PHY 205 General Physics I


Campus Location:
Georgetown, Dover, Stanton, Wilmington
Effective Date:
2020-51
Prerequisite:
MAT 180
Co-Requisites:

None

Course Credits and Hours:
4.00 credits
3.00 lecture hours/week
3.00 lab hours/week
Course Description:

This course introduces students to physics concepts and its applications to science and industry.  Topics include vectors, one and two-dimensional motion, work and energy, momentum, collisions, circular motion, gravity, rotational dynamics, mechanics of solids and fluids, fluids in motion, heat, and oscillations.

Required Text(s):

Obtain current textbook information by viewing the campus bookstore online or visit a campus bookstore. Check your course schedule for the course number and section.

Additional Materials:

The Mathematics/Physics Department recommends the use of a TI-84 Graphic Calculator.  Calculators with QWERTY keyboards are inappropriate for this course and will not be permitted in test situations.

Schedule Type:
Classroom Course
Hybrid Course
Disclaimer:

None

Core Course Performance Objectives (CCPOs):
  1. Analyze constant velocity, constant acceleration, and projectile motions. (CCC 2, 6)
  2. Synthesize Newton’s laws of motion to one and two-dimensional situations. (CCC 2, 6)
  3. Analyze motion using work-energy and conservation of energy principles. (CCC 2, 6)
  4. Analyze motion, especially collisions, using impulse-momentum and conservation of momentum principles. (CCC 2, 6)
  5. Synthesize rotational motion equations and Newton’s laws of motion to determine motion variables in rotational motion. (CCC 2, 6)
  6. Apply mechanics concepts in determining physics phenomena in solids and liquids. (CCC 2, 6)
  7. Analyze thermal and calorimetric processes involving energy transfer via heat. (CCC 2, 6)
  8. Synthesize mechanics concepts and theorems in solving simple harmonic motion. (CCC 2, 6)
  9. Investigate physics principles using experimental techniques. (CCC 1, 2, 3, 5, 6)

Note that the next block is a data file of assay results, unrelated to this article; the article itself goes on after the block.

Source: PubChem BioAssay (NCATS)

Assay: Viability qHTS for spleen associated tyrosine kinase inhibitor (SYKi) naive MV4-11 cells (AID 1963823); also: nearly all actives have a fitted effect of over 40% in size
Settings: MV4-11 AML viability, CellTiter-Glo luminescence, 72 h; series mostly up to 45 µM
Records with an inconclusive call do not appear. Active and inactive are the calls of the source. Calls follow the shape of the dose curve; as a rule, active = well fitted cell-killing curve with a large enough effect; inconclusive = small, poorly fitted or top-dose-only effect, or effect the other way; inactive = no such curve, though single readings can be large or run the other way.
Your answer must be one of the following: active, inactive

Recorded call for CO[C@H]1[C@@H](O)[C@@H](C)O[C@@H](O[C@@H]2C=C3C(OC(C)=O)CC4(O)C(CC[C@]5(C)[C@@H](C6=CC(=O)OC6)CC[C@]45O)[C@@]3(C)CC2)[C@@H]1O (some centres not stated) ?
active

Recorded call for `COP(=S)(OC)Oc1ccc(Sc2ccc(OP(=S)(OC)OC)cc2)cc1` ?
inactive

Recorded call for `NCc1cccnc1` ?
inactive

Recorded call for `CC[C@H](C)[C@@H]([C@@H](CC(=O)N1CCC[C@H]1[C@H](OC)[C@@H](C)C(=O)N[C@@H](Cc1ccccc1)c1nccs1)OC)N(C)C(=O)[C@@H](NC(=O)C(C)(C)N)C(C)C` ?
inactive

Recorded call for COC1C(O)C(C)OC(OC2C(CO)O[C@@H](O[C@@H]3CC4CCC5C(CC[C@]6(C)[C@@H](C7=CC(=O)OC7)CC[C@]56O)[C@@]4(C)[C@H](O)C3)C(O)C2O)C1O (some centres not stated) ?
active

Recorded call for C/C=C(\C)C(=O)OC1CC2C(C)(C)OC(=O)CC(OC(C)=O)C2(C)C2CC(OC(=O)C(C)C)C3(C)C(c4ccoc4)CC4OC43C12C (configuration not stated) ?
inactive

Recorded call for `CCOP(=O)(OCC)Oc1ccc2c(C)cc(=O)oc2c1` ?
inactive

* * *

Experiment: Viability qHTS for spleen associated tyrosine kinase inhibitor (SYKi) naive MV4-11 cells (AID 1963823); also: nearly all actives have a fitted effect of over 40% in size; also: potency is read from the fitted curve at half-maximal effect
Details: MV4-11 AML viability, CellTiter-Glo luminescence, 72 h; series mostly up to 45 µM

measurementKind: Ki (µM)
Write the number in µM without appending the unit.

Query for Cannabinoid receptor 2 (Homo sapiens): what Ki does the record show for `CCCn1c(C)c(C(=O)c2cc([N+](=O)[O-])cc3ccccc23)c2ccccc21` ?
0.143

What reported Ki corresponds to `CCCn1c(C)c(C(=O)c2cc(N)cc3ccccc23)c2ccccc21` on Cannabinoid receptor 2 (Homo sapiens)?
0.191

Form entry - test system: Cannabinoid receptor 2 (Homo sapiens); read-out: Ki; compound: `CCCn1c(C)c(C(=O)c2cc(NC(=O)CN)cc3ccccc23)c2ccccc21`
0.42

See Core Curriculum Competencies and Program Graduate Competencies at the end of the syllabus. CCPOs are linked to every competency they develop.

Measurable Performance Objectives (MPOs):

Upon completion of this course, the student will:

  1. Analyze constant velocity, constant acceleration, and projectile motions.
    1. Convert between physics units in both engineering (English) and scientific (SI) system of units.

    2. Employ the appropriate significant figure rules in determining the precision of numerical answers.

    3. Solve for unknown variables of motion in constant velocity motion using both algebraic and graphical methods.

    4. Solve for unknown variables of motion in linear accelerated motion (including free-fall) using both algebraic and graphical methods.
    5. Interpret and create motion diagrams and graphs from information provided.
    6. Differentiate between scalar and vector quantities and the type of arithmetic used with each quantity.
    7. Perform both scale drawing and component methods of vector arithmetic.
    8. Distinguish between the vertical and horizontal motion of objects launched at different angles.
    9. Calculate unknown variables of motion in projectile motion for objects launched at different angles.
  2. Synthesize Newton’s laws of motion to one and two-dimensional situations.
    1. Explain the motion of objects using Newton’s laws of motion.